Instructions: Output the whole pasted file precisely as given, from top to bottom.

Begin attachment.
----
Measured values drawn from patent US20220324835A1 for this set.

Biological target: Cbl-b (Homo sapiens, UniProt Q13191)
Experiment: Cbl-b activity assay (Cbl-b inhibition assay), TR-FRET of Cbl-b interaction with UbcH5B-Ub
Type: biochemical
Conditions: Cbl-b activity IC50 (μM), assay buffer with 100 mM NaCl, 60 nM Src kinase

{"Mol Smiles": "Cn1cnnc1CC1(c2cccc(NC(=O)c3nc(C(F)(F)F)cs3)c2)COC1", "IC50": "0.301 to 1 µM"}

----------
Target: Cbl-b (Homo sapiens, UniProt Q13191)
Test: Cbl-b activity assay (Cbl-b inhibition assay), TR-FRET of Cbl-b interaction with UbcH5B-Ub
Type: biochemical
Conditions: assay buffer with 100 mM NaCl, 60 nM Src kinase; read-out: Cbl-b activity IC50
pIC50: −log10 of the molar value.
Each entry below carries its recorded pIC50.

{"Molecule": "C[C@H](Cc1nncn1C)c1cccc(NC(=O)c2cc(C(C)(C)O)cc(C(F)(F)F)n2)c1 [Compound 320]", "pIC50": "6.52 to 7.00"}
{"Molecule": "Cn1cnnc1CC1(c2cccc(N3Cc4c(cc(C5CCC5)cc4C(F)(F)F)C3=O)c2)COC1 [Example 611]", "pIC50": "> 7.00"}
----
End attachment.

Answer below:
Measured values drawn from patent US20220324835A1 for this set.

Biological target: Cbl-b (Homo sapiens, UniProt Q13191)
Experiment: Cbl-b activity assay (Cbl-b inhibition assay), TR-FRET of Cbl-b interaction with UbcH5B-Ub
Type: biochemical
Conditions: Cbl-b activity IC50 (μM), assay buffer with 100 mM NaCl, 60 nM Src kinase

{"Mol Smiles": "Cn1cnnc1CC1(c2cccc(NC(=O)c3nc(C(F)(F)F)cs3)c2)COC1", "IC50": "0.301 to 1 µM"}

----------
Target: Cbl-b (Homo sapiens, UniProt Q13191)
Test: Cbl-b activity assay (Cbl-b inhibition assay), TR-FRET of Cbl-b interaction with UbcH5B-Ub
Type: biochemical
Conditions: assay buffer with 100 mM NaCl, 60 nM Src kinase; read-out: Cbl-b activity IC50
pIC50: −log10 of the molar value.
Each entry below carries its recorded pIC50.

{"Molecule": "C[C@H](Cc1nncn1C)c1cccc(NC(=O)c2cc(C(C)(C)O)cc(C(F)(F)F)n2)c1 [Compound 320]", "pIC50": "6.52 to 7.00"}
{"Molecule": "Cn1cnnc1CC1(c2cccc(N3Cc4c(cc(C5CCC5)cc4C(F)(F)F)C3=O)c2)COC1 [Example 611]", "pIC50": "> 7.00"}